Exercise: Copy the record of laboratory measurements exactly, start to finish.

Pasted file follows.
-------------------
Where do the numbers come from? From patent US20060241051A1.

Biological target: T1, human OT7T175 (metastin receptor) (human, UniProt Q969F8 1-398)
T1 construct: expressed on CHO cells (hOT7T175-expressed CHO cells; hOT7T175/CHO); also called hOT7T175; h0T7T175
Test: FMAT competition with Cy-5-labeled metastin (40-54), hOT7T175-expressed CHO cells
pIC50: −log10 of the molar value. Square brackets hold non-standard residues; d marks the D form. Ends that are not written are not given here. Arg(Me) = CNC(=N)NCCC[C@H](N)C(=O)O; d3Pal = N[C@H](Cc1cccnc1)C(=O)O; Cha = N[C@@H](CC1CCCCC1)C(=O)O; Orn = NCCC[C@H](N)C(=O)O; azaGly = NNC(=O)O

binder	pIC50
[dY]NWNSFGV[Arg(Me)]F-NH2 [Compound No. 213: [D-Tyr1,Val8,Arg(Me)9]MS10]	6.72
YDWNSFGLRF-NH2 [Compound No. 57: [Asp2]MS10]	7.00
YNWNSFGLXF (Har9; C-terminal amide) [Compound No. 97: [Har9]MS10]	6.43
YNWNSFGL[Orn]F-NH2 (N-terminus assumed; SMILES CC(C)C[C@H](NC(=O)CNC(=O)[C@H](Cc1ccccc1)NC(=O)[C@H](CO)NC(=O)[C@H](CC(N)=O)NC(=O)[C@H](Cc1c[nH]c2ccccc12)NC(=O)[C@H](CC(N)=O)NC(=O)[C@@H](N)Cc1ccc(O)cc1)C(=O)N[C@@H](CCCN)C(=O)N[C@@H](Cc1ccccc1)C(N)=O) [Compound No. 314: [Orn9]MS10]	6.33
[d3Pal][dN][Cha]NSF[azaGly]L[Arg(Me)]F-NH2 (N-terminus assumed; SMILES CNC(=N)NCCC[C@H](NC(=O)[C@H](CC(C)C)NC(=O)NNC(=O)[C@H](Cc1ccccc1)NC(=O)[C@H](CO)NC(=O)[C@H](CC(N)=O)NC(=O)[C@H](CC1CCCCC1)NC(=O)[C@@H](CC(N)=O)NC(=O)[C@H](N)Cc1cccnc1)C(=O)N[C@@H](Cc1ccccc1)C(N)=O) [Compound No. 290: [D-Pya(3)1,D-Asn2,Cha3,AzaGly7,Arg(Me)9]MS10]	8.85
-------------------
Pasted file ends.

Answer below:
Where do the numbers come from? From patent US20060241051A1.

Biological target: T1, human OT7T175 (metastin receptor) (human, UniProt Q969F8 1-398)
T1 construct: expressed on CHO cells (hOT7T175-expressed CHO cells; hOT7T175/CHO); also called hOT7T175; h0T7T175
Test: FMAT competition with Cy-5-labeled metastin (40-54), hOT7T175-expressed CHO cells
pIC50: −log10 of the molar value. Square brackets hold non-standard residues; d marks the D form. Ends that are not written are not given here. Arg(Me) = CNC(=N)NCCC[C@H](N)C(=O)O; d3Pal = N[C@H](Cc1cccnc1)C(=O)O; Cha = N[C@@H](CC1CCCCC1)C(=O)O; Orn = NCCC[C@H](N)C(=O)O; azaGly = NNC(=O)O

binder	pIC50
[dY]NWNSFGV[Arg(Me)]F-NH2 [Compound No. 213: [D-Tyr1,Val8,Arg(Me)9]MS10]	6.72
YDWNSFGLRF-NH2 [Compound No. 57: [Asp2]MS10]	7.00
YNWNSFGLXF (Har9; C-terminal amide) [Compound No. 97: [Har9]MS10]	6.43
YNWNSFGL[Orn]F-NH2 (N-terminus assumed; SMILES CC(C)C[C@H](NC(=O)CNC(=O)[C@H](Cc1ccccc1)NC(=O)[C@H](CO)NC(=O)[C@H](CC(N)=O)NC(=O)[C@H](Cc1c[nH]c2ccccc12)NC(=O)[C@H](CC(N)=O)NC(=O)[C@@H](N)Cc1ccc(O)cc1)C(=O)N[C@@H](CCCN)C(=O)N[C@@H](Cc1ccccc1)C(N)=O) [Compound No. 314: [Orn9]MS10]	6.33
[d3Pal][dN][Cha]NSF[azaGly]L[Arg(Me)]F-NH2 (N-terminus assumed; SMILES CNC(=N)NCCC[C@H](NC(=O)[C@H](CC(C)C)NC(=O)NNC(=O)[C@H](Cc1ccccc1)NC(=O)[C@H](CO)NC(=O)[C@H](CC(N)=O)NC(=O)[C@H](CC1CCCCC1)NC(=O)[C@@H](CC(N)=O)NC(=O)[C@H](N)Cc1cccnc1)C(=O)N[C@@H](Cc1ccccc1)C(N)=O) [Compound No. 290: [D-Pya(3)1,D-Asn2,Cha3,AzaGly7,Arg(Me)9]MS10]	8.85